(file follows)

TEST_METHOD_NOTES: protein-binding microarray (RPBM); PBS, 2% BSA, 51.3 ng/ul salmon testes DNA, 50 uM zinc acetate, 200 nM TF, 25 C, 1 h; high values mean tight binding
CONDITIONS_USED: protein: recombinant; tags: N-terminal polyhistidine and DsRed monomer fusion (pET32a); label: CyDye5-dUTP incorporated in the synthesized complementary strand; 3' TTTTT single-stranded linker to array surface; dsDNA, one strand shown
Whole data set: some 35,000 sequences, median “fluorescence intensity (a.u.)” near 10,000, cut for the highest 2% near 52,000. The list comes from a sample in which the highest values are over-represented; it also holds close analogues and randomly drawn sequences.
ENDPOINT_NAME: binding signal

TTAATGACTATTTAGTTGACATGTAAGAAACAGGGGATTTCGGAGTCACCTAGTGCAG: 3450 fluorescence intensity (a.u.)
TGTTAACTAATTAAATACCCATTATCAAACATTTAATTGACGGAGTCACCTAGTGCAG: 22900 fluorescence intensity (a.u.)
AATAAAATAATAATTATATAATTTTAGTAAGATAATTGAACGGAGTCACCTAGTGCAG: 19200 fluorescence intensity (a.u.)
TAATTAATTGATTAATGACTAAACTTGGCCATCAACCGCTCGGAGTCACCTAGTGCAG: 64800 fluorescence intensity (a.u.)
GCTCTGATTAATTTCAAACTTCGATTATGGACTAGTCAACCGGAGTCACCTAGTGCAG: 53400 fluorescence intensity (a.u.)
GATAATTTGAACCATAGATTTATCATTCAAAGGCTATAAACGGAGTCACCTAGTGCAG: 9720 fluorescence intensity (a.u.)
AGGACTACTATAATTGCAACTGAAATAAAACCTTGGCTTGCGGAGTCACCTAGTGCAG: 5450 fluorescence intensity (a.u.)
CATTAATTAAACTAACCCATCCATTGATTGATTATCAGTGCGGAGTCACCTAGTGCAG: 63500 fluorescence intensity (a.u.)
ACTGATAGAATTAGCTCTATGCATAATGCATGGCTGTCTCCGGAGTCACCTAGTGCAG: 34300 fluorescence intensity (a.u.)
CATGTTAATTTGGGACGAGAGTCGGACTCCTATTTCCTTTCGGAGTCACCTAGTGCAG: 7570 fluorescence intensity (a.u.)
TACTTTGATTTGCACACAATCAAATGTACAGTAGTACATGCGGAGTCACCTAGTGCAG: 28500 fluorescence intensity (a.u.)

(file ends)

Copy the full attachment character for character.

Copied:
TEST_METHOD_NOTES: protein-binding microarray (RPBM); PBS, 2% BSA, 51.3 ng/ul salmon testes DNA, 50 uM zinc acetate, 200 nM TF, 25 C, 1 h; high values mean tight binding
CONDITIONS_USED: protein: recombinant; tags: N-terminal polyhistidine and DsRed monomer fusion (pET32a); label: CyDye5-dUTP incorporated in the synthesized complementary strand; 3' TTTTT single-stranded linker to array surface; dsDNA, one strand shown
Whole data set: some 35,000 sequences, median “fluorescence intensity (a.u.)” near 10,000, cut for the highest 2% near 52,000. The list comes from a sample in which the highest values are over-represented; it also holds close analogues and randomly drawn sequences.
ENDPOINT_NAME: binding signal

TTAATGACTATTTAGTTGACATGTAAGAAACAGGGGATTTCGGAGTCACCTAGTGCAG: 3450 fluorescence intensity (a.u.)
TGTTAACTAATTAAATACCCATTATCAAACATTTAATTGACGGAGTCACCTAGTGCAG: 22900 fluorescence intensity (a.u.)
AATAAAATAATAATTATATAATTTTAGTAAGATAATTGAACGGAGTCACCTAGTGCAG: 19200 fluorescence intensity (a.u.)
TAATTAATTGATTAATGACTAAACTTGGCCATCAACCGCTCGGAGTCACCTAGTGCAG: 64800 fluorescence intensity (a.u.)
GCTCTGATTAATTTCAAACTTCGATTATGGACTAGTCAACCGGAGTCACCTAGTGCAG: 53400 fluorescence intensity (a.u.)
GATAATTTGAACCATAGATTTATCATTCAAAGGCTATAAACGGAGTCACCTAGTGCAG: 9720 fluorescence intensity (a.u.)
AGGACTACTATAATTGCAACTGAAATAAAACCTTGGCTTGCGGAGTCACCTAGTGCAG: 5450 fluorescence intensity (a.u.)
CATTAATTAAACTAACCCATCCATTGATTGATTATCAGTGCGGAGTCACCTAGTGCAG: 63500 fluorescence intensity (a.u.)
ACTGATAGAATTAGCTCTATGCATAATGCATGGCTGTCTCCGGAGTCACCTAGTGCAG: 34300 fluorescence intensity (a.u.)
CATGTTAATTTGGGACGAGAGTCGGACTCCTATTTCCTTTCGGAGTCACCTAGTGCAG: 7570 fluorescence intensity (a.u.)
TACTTTGATTTGCACACAATCAAATGTACAGTAGTACATGCGGAGTCACCTAGTGCAG: 28500 fluorescence intensity (a.u.)